Letters to the Editor: Fording Mine Road, Political Will, NDP Routley and Wapiti

Letters from readers from the Sept. 10, 2015 edition of The Free Press.


Letter to the Editor re: Fording Mine Road

An article in the August 27th, 2015, The Free Press caught my attention. “Resurfacing Fording Mine Road”. I was surprised that the Ministry of Transportation had allocated funding to a mine service road. Teck is fully capable of ensuring their employees safety and make it a priority. I was particularly alarmed when the article stated that this project was essential for workers to ensure they come home safe to their families every day. My following comments are directed to the Ministry of Transportation and Infrastructure (MOTI), Ministry of Land, Forest and Natural Resources (MLFNR), as well as elected officials in our region.

Just wondering where the sub-standard, not really public,  use at your risk, roads like Hartley Creek Road, fit into the 10 year plan to improve BC’s transportation network. Hartley Creek Road is a locally promoted access route to various wilderness and recreation destinations, as well as a short cut to access Sulfur Creek and Bull River. The volume of public traffic increases annually. Summer, as well as a popular staging area for snowmobilers in the winter. There are 10 or more families that use Hartley Creek Road as their primary access. Any concerns for our safety?

If Hartley does not meet the standards and minimal conditions for public access routes in the provincial bylaws, designed largely  to protect the public, then the surface should be designated as such, or gated. MOTI does not include Hartley Creek Road in their public road inventory. If there is a conflict between ministries(MOTI and MLFNR) about the roads status, public or private, even though there is no foreseeable logging in the Hartley Creek drainage area, requires resolution. Hartley Creek Roads failure to meet public standards has a greater than ten year history. Dealing with the issues at the ministry level serves the people, which is a good idea. Ignoring and prolonging the issues puts everyone that travels on Hartley Creek Road at risk.

I sincerely hope that Hartley Creek Road is a high priority target in the overall plan, B.C. on the Move. Please allocate a portion of the $800 million over the next three years to rehabilitate projects in the Elk valley and specifically the Fernie area where tourism is growing.

For your information, my understanding is that we have had another summer of intense use of Hartley Creek Road, fortunately without incident, although I haven’t seen any maintenance of the surface since spring. My conclusion is that if the surface is performing and satisfying the public’s need for access, and MOTI finds it too expensive to fix, then drop the technicalities and recognize the surface for what it is. A public road!!! If you can’t get over it, then fix it.

Brian Larsen,Fernie, BC


Letter to the Editor re: Political Will

Political Will Essential to Canadian Green Energy Economy

The transition to a low carbon future drives questions about the Canadian economy. Can a green national energy industry keep pace with our present resource-dependent system? Increasingly, the answer from the marketplace is a qualified, “yes, if the political will is there.”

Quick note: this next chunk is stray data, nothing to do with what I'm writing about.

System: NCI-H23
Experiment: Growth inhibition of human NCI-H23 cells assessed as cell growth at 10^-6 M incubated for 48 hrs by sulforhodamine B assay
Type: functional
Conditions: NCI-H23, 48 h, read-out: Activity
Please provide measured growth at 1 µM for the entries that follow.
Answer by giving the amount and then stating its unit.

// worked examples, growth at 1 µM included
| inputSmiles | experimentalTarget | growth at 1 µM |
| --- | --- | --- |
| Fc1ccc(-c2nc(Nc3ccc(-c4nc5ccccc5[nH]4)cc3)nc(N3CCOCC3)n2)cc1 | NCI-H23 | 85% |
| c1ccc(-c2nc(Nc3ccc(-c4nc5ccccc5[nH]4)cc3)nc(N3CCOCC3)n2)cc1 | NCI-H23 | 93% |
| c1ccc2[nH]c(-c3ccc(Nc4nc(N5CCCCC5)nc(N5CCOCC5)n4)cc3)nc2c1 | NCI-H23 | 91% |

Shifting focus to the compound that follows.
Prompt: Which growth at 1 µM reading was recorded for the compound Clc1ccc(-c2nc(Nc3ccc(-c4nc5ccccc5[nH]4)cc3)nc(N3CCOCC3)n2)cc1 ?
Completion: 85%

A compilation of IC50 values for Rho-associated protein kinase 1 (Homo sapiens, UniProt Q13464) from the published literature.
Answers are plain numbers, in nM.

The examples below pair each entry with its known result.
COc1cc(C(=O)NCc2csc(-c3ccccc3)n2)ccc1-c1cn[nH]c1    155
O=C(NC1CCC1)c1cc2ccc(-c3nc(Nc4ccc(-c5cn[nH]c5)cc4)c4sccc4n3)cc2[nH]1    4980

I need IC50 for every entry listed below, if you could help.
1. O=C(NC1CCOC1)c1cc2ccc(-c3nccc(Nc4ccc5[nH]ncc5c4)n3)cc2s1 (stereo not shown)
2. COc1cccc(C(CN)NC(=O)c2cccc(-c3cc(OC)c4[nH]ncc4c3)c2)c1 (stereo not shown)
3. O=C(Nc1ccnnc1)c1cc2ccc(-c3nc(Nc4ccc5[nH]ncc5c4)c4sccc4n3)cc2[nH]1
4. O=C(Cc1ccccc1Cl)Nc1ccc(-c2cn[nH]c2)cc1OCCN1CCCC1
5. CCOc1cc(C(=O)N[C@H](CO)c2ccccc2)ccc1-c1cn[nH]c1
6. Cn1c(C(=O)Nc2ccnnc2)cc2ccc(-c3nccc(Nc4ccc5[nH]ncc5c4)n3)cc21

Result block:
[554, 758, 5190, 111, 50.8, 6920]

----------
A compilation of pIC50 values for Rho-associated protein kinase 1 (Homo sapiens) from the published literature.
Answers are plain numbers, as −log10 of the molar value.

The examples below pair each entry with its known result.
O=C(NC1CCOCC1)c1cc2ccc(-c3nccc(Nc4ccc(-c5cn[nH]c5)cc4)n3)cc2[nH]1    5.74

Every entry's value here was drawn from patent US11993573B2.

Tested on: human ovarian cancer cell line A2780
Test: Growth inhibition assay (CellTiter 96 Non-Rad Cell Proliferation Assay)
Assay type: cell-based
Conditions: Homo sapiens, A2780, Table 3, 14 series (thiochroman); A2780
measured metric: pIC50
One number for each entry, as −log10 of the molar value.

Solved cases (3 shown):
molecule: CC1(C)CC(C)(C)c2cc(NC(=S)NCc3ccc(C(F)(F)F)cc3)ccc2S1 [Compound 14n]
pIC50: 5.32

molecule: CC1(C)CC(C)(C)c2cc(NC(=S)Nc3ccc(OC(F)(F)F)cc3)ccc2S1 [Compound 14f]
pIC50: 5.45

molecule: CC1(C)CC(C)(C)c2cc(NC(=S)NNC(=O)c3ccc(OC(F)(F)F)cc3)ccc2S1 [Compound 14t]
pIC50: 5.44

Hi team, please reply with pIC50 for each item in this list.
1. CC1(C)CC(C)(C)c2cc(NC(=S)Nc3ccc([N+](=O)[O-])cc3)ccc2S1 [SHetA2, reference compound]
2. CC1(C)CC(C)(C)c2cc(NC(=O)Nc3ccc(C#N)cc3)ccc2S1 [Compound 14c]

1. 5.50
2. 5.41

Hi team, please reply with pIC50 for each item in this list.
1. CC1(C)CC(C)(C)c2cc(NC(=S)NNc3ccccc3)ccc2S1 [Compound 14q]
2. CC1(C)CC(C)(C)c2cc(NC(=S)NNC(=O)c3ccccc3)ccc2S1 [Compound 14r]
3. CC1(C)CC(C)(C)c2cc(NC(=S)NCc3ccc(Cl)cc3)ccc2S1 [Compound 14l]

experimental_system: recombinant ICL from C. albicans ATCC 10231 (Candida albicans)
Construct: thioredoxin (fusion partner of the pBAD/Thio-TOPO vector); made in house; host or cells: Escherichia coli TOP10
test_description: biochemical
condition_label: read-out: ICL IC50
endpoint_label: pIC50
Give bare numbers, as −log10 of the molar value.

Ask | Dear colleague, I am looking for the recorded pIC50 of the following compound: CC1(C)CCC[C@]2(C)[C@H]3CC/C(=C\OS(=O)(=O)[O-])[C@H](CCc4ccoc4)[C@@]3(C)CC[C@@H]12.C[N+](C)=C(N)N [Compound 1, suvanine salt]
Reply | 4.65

In December 2014, The Globe and Mail reported that the green energy sector in Canada was employing more people than the oil sands. Innovative Canadian companies like Morgan Solar, Hydrostor, and Woodland Biofuels are poised to provide scalable technologies. What’s needed is a strategic and sustained commitment from government.

A price on carbon is the critical first-step. A fee and dividend system that applies an incremental cost on carbon while returning proceeds to Canadian families unleashes the creative power of the market. Moving government subsidies towards renewables provides investors the confidence to make major capital commitments. The pieces to the puzzle are there, we only need the will to make it happen.

Paul Campbell,Kaslo, BC


Letter to the Editor re: NDP Routley

NDP MLA Doug Routley has a double set of standards. He is presently the NDP MLA for the Nanaimo-Cowichan riding.

This affects him in that he does not practice what he preaches. In the legislature he preaches that log exports to Japan should be banned and that these logs should  be cut into lumber right here in B.C. sawmills, like Nanaimo, where he lives with his neighbours and constituents keeping B.C. taxpayers employed, yet on the other hand he  buys and drives a Japanese import vehicle, supporting the Japanese auto industry.

If he practiced what he preaches, he would then be driving a Canadian made Ford, GM, or Chrysler product, supporting the Canadian auto industry.

He says he lives in Nanaimo, but does not.  He lives in Duncan in the Cowichan Valley riding. I find his double set of standards annoying and insulting in view of the fact that he receives a taxpayer funded MLA salary of $102,878 per year plus benefits.

Can he at least speak the truth. Unbelievable and Mickey Mouse on his part.

Joe Sawchuk, Duncan, BC


Letter to the Editor re: Wapiti

The Wapiti Music Festival is one of the best events to occur in Fernie in my recent memory. It is well-organized ,has great musical acts,amazing venues,free for seniors and so much fun.

I have attended every year and am so thankful for the many dedicated volunteers, especially Kevin McIssac who make it happen!

So I was disappointed to see a recent poll in the Free Press that seemed to indicate otherwise.  Having lived in this town for many years, I so appreciate the effort put into hosting an event like this and didn’t see the need to publish a poll that didn’t indicate that.

Kathleen Stead,Fernie, BC

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